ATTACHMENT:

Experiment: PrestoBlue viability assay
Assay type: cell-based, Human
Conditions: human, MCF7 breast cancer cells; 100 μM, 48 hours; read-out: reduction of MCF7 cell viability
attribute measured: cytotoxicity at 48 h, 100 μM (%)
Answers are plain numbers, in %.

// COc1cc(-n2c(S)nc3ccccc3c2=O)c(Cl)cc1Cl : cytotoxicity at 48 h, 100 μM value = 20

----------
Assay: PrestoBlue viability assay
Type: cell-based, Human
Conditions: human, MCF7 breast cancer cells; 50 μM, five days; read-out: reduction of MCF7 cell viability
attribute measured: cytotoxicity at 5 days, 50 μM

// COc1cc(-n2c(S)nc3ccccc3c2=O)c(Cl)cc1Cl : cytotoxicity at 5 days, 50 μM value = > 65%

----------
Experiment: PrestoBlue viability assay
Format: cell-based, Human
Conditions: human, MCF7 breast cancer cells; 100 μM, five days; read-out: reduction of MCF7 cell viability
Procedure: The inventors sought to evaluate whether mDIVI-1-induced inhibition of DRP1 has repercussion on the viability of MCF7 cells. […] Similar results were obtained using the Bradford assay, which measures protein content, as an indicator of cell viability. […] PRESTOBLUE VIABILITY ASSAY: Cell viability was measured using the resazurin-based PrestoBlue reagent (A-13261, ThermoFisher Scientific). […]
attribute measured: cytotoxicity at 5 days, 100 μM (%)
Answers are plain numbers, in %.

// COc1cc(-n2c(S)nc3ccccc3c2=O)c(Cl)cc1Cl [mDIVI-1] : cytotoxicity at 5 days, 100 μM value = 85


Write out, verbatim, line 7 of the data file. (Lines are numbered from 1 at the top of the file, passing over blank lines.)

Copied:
----------